• Library Bar, 630 W. 6th Street, +1 213 488-1931. An upscale pub style bar with a floor-to-ceiling and wall-to-wall library that houses a wide range of literary classics, while playing great music from Jim Hendrix to The Who. Knowledgeable bartenders offer an extensive beer selection and cocktails that are both classic and innovative.  edit
  • The Rooftop Bar @ The Standard, 550 S. Flower St (at Sixth), [64]. Open daily 12:00PM until 1:30 AM. This unique bar offers a hipster hangout with excellent views of the city from thirteen stories up. Wear warm clothes during cold weather, and be prepared for drink prices in the $10+ range for mixed drinks. Don't forget to try the waterbeds or even jump in their pool for a swim.  edit
  • Seven Grand. Popular whiskey bar owned by the owner of the Golden Gopher and Broadway Bar.  edit
  • The Varnish, 118 E 6th St (inside Cole's). 7pm-2am. Varnish is a restored speakeasy with old-timey music and drinks. Walk through the unmarked black door in the back of Cole's and there you are! mid to expensive.  edit

Sleep[edit][add listing]

Downtown has a marvelous selection of excellent hotels that cater primarily to business travellers. That means that if you time your visit right (for example use weekends), you can get a great room at a very reasonable price.


  • Vagabond Inn Los Angeles at USC, 3101 South Figuera St, +1 213 746-1531, [65]. checkin: 14:00; checkout: 12:00. Pet & business friendly rooms, satellite TV, restaurant on premises. Free continental breakfast, heated swimming pool, Wi-Fi. Prices start at $85/night.  edit


  • Kyoto Grand Hotel & Gardens, 120 South Los Angeles St, +1 213 629-1200, [66]. A Japanese style hotel in Little Tokyo. From $110.  edit
  • The Standard, 550 South Flower St, +1 213 892-8080, [67]. A very hip and trendy hotel with designer rooms and a bar and swimming pool on the roof. There is also a Hollywood location. $99 and up.  edit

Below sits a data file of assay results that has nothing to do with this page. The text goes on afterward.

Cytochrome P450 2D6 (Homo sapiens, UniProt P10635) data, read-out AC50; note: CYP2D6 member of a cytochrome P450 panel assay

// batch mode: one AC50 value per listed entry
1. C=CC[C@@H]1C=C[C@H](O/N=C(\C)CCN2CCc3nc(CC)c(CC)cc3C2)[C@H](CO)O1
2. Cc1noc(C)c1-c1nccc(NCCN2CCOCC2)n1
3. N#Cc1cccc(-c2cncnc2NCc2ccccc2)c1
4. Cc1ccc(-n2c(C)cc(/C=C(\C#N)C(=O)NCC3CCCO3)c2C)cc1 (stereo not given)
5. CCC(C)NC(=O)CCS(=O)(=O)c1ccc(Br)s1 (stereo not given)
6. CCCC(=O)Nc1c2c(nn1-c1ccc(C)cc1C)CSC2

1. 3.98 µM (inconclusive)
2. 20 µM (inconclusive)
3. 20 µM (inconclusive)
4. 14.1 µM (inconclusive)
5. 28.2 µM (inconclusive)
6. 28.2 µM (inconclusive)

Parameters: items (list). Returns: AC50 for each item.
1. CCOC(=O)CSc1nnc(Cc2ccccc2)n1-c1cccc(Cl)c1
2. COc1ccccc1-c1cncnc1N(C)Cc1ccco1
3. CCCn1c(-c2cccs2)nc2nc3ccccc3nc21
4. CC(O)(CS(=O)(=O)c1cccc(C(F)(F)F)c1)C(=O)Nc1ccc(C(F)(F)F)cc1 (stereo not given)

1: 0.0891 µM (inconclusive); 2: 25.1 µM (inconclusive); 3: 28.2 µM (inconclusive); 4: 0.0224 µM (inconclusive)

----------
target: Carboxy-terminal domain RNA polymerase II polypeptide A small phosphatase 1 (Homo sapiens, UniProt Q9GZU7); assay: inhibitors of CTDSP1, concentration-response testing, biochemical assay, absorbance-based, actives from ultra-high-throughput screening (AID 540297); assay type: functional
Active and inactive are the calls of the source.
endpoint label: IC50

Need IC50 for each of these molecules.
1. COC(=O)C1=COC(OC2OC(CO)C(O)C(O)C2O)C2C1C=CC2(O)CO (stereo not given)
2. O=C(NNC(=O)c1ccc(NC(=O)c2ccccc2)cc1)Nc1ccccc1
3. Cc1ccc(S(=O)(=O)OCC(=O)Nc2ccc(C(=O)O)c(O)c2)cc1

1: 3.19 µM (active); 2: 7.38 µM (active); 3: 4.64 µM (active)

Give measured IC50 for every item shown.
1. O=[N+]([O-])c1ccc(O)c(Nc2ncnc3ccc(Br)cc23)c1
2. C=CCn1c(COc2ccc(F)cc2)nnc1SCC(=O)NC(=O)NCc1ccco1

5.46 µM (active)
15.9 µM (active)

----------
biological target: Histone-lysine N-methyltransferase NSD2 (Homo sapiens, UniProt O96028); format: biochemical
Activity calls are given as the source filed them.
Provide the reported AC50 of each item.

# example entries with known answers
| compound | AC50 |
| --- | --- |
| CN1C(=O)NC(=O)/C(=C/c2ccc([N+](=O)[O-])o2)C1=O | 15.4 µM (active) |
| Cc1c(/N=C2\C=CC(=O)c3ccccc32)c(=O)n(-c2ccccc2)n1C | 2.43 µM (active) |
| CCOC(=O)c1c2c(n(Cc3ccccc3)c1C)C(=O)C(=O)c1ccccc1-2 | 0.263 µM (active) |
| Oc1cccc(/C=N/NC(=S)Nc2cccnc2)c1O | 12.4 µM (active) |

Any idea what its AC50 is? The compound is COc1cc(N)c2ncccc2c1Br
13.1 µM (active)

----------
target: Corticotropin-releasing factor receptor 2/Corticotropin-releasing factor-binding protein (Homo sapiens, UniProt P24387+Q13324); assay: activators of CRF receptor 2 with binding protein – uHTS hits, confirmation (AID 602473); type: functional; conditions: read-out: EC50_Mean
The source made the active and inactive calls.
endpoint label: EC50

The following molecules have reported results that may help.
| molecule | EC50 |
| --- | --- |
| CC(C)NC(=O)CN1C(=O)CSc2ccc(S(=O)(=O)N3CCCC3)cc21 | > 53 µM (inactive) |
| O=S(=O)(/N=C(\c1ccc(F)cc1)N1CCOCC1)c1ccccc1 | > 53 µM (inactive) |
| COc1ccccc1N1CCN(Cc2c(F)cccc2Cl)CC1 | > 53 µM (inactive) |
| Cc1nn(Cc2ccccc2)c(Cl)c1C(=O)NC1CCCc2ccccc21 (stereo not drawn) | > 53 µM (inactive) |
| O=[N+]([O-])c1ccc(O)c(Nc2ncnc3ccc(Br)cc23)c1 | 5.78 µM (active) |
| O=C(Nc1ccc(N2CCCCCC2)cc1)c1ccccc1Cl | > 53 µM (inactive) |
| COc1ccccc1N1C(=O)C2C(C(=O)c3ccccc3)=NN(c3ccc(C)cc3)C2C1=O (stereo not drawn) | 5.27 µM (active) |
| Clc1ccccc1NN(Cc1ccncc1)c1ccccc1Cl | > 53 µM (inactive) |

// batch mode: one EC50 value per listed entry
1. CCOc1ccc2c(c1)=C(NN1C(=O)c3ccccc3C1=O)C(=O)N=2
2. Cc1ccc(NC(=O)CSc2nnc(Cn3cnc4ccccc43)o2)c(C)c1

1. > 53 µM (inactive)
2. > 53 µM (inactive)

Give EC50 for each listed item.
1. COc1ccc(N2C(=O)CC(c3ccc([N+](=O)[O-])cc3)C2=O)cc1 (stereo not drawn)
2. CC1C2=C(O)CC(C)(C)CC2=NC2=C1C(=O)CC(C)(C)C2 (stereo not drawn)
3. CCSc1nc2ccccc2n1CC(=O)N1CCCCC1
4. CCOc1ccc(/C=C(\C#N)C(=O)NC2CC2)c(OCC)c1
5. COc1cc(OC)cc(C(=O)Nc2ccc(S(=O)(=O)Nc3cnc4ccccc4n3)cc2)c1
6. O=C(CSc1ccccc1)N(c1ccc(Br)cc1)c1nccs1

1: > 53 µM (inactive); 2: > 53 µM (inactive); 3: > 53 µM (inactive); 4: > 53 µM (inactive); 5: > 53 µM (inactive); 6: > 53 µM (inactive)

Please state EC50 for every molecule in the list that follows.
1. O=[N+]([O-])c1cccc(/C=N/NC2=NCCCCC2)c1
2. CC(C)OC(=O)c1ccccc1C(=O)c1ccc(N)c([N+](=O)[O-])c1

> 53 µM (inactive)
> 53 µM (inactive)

• Figueroa Hotel, 939 South Figueroa St, +1 213 627-8971 (toll free: +1 800 421 9092), [68]. For those looking for something unusual, Figueroa Hotel provides Moroccan styled luxury. Mystic and beautiful, this is where Cirque Du Soleil hosted their premiere party of Varekai.  edit*
  • Omni Los Angeles Hotel at California Plaza, 251 South Olive Street, (213) 617-3300, [69]. (34.0527777778,-118.2505555556) edit

Stay safe[edit]

The area bounded by 3rd Street, 7th Street, Alameda Street and Main Street is often referred to as "Skid Row" or "the Nickel" and has one of the largest homeless populations in the United States. The Greyhound Station is located here, but the area is unsafe for pedestrians regardless of the time of day. This neighborhood is NOT a tourist attraction, and in fact functions as a gathering point for the homeless community of the entire Southern California area. Though Skid Row always attracted migrant workers and drifters, its current state can be traced to city planning in the 1970s that consolidated all services for Los Angeles's homeless to the downtown area. Though this makes sense on paper, the ultimate result was the herding of Los Angeles's entire homeless population to a single square mile. As a consequence, walking from downtown LA to Skid Row is like being transported to a Third World shantytown. Though there are SRO hotels and shelters, most Skid Row homeless reside in rows of tents that line the streets for blocks.

Most homeless individuals are harmless; they will likely only ask you for money and if you refuse, will simply go on to the next person. Avoid any individuals that are aggressive or combative. Though there are dirt cheap hotel rooms in Skid Row, some for under $50 a night, most of these are geared toward semi-homeless or working poor people, and are generally not up to tourist standards. If you find yourself in Skid Row, walk at a brisk pace, avoid eye contact with everyone, and ignore anyone who tries to talk to you. Unless you have a compelling reason to be here, such as employment or volunteering at a homeless shelter, it is strongly advised that tourists avoid visiting Skid Row at all times, day or night.